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President Trump wants to bring some jobs back to America—but also kill some U.S. jobs, apparently.
Trump is now encouraging his 80 million Twitter followers to boycott Goodyear (GT) and buy tires from somebody else. Trump found a news story featuring one slide from a Goodyear presentation to employees in Topeka, Kan., on what is acceptable workplace attire. The slide says Black Lives Matter and LGBT messages are acceptable. Under unacceptable: Blue Lives Matter, All Lives Matter, MAGA gear, and other politically affiliated material.
You can see the corporate sin, right? Goodyear doesn’t want its workers wearing Trump’s MAGA brand hats and shirts around the workplace. So Goodyear has earned Trump’s wrath. “Don’t buy GOODYEAR TIRES,” Trump tweeted on Aug. 19. “Get better tires for far less!”
Rising Chinese tire imports
Goodyear employs at least 7,000 unionized workers in 14 U.S. plants, according to its latest annual report. The company’s headquarters is in Akron, Ohio—a state Trump has to win in November to have a chance of beating Joe Biden. Goodyear has facilities in the crucial swing states of Florida and North Carolina, along with Texas, which some analysts think Democrats could win. Does Trump hope his call for a boycott wrecks the company’s sales and throws those workers out of a job?
It could happen. The company’s stock price fell nearly 4% in the aftermath of Trump’s attack, indicating investors think Trump could materially harm the company. The question now is whether Trump will mount a sustained assault against Goodyear, as he has against other corporate targets, such as Amazon, the US Postal Service, Carrier, Boeing and General Motors. Or, will he let it drop? If Trump leaves it at one tweet and backs off, Goodyear will probably recover.
There’s plenty of competition selling those cheaper tires Trump favors, however—including many Chinese importers. Chinese tire imports to the United States have been rising by double-digits, with China the top importer, followed by Thailand, Canada and South Korea. Trump of course has railed against cheap Chinese products that used to be made in America, and slapped tariffs on billions of dollars’ worth of Chinese imports. But that was before Goodyear banned MAGA hats.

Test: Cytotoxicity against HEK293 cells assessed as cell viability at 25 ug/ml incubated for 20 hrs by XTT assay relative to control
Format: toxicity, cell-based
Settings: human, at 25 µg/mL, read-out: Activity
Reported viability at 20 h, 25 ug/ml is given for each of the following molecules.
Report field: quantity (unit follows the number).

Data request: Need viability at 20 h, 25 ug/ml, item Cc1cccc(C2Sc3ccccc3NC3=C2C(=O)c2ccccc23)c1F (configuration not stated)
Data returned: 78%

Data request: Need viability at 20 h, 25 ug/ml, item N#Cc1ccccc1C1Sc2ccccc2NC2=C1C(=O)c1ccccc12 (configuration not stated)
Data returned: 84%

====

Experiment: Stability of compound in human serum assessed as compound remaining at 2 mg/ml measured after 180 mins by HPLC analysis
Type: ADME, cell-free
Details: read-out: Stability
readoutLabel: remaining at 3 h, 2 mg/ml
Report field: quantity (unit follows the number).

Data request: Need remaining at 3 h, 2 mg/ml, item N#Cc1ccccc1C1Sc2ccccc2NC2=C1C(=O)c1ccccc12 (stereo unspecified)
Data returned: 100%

Goodyear was obviously trying to address the intense and sometimes hostile partisanship that exists everywhere in America these days. A more savvy approach would have been to ban attire with any sort of political messaging, without singling out Trump’s MAGA brand. In response to Trump’s attack, Goodyear says there were some “misconceptions” about the MAGA ban. But its response reads like corporate gobbledygook and leaves the company open to more bashing from Trump. (Goodyear said it asks associates “to refrain from workplace expressions in support of political campaigning for any candidate or political party, as well as similar forms of advocacy that fall outside the scope of racial justice and equity issues.”)
The Goodyear fracas is the mirror image of the dustup over Goya Foods in July. Goya’s CEO, Robert Unanue, visited the White House on July 9 and throatily praised Trump, prompting some Trump critics to boycott the company. Trump promoted Goya products from inside the White House and encouraged his supporters to buy out the stores, making Goya products a weird litmus test of one’s conservative or progressive bona fides.
Now, tires. Goodyear is the leading tire brand in the United States, and it also owns Dunlop, Kelly and other brands. So Trump haters could buy more of those tires while Trump lovers buy fewer. The good news for Goodyear may be that most people don’t buy tires every month, and Trump may have moved on to some other villain—or be gone from the White House—by the time most Americans have to make their next tire purchase. But don’t expect to see Trump wearing a Goodyear hat.
Rick Newman is the author of four books, including “Rebounders: How Winners Pivot from Setback to Success.” Follow him on Twitter: @rickjnewman. Confidential tip line: firstname.lastname@example.org. Encrypted communication available. Click here to get Rick’s stories by email.